For autistic people considering disclosure, I hope that the prospect of better self-advocacy opportunities in daily life can help tip the scale. I also recognize that some autistic people in less tolerant environments may not want to open up at all. There were many years prior to high school that I was convinced I would mask fully and indefinitely. Disincentives to open conversations can be strong, and I cannot ask of this group what I would not have asked of myself at that stage of my life. Looking to the future, though, there is hope in degrees of openness: someone can disclose at the pace and scale that suits them best. Moreover, if those who are comfortable opening up do so, they can help lessen disincentives to openness for those who are not.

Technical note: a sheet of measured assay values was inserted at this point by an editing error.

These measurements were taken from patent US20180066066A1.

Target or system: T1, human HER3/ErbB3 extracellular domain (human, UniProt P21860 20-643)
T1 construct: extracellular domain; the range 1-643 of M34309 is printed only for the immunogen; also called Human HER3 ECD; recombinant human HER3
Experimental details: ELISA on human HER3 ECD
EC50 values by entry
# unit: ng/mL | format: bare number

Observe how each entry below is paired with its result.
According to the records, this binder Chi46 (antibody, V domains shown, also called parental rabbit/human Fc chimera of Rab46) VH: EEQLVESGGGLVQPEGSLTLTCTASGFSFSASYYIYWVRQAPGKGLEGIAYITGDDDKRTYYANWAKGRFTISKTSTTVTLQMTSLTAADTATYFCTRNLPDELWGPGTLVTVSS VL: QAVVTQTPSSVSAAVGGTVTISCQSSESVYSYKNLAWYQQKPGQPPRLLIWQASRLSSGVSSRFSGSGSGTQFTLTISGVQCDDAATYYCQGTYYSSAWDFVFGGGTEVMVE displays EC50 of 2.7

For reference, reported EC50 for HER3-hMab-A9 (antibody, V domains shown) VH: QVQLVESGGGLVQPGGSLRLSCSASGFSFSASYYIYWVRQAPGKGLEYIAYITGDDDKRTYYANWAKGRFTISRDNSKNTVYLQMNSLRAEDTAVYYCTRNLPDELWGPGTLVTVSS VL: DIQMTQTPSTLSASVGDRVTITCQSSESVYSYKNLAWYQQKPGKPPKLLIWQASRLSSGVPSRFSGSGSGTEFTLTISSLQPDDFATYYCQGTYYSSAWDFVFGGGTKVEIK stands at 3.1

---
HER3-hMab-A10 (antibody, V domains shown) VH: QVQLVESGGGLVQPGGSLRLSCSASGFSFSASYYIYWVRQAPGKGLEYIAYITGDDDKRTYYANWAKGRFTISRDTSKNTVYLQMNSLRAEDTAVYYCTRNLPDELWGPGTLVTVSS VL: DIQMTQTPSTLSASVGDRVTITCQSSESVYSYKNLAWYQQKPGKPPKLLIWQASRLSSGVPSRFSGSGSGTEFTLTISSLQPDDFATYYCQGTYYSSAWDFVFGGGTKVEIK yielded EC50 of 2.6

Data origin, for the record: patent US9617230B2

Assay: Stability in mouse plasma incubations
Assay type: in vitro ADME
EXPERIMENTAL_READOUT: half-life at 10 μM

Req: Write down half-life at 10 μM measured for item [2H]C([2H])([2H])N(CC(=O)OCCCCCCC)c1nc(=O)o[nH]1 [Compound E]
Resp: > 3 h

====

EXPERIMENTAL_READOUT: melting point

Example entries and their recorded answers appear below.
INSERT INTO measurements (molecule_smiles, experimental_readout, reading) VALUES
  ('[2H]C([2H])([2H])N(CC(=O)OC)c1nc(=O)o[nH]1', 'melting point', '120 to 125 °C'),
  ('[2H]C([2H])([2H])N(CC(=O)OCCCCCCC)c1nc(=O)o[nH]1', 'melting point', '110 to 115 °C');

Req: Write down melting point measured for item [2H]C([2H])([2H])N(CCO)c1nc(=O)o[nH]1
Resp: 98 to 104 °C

On a broader scale, collaboration is crucial. The burden of changing other people’s intolerance of autistic people should not be the burden of autistic people. As noted in my first article, some people do not have the privilege of appearing non-autistic as often as others, and the social pressure to mask comes from stigma toward the autism spectrum in general. Many of those who can mask will likely continue to do so as long as this stigma exists. The most recent CDC figures estimate that 2.21% of the U.S. population is autistic. 97.79% is not.3 4 For this 97.79%, plurality comes with responsibility. An environment of tolerance and openness cannot be achieved without the active cooperation and support of enough non-autistics, particularly those in positions that come with the opportunity and responsibility to do so. Just a few examples include teachers, guidance counselors, and managers. The non-autistic population can best do this by actively listening to, and partnering with, autistic stakeholders to identify changes that make it easier to advocate for one’s needs. School administrators crafting anti-bullying strategies might devote attention to autistic students that is proportional to their higher rates of victimization. Higher-education institutions might establish autistic-driven, autism-specific community and academic-support programs (Brown lacks such a program, but New York University offers an example). Employers might recognize the value of job accommodations and personalization in ensuring that employees have the best shot at doing their best.